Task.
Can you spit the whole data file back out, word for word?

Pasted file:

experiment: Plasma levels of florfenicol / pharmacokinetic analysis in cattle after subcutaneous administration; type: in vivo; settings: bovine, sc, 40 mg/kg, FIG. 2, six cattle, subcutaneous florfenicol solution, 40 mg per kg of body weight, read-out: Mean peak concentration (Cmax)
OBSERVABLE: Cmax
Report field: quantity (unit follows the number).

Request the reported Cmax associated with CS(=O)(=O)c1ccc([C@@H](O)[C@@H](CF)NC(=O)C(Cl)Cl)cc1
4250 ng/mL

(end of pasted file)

experiment: Plasma levels of florfenicol / pharmacokinetic analysis in cattle after subcutaneous administration; type: in vivo; settings: bovine, sc, 40 mg/kg, FIG. 2, six cattle, subcutaneous florfenicol solution, 40 mg per kg of body weight, read-out: Mean peak concentration (Cmax)
OBSERVABLE: Cmax
Report field: quantity (unit follows the number).

Request the reported Cmax associated with CS(=O)(=O)c1ccc([C@@H](O)[C@@H](CF)NC(=O)C(Cl)Cl)cc1
4250 ng/mL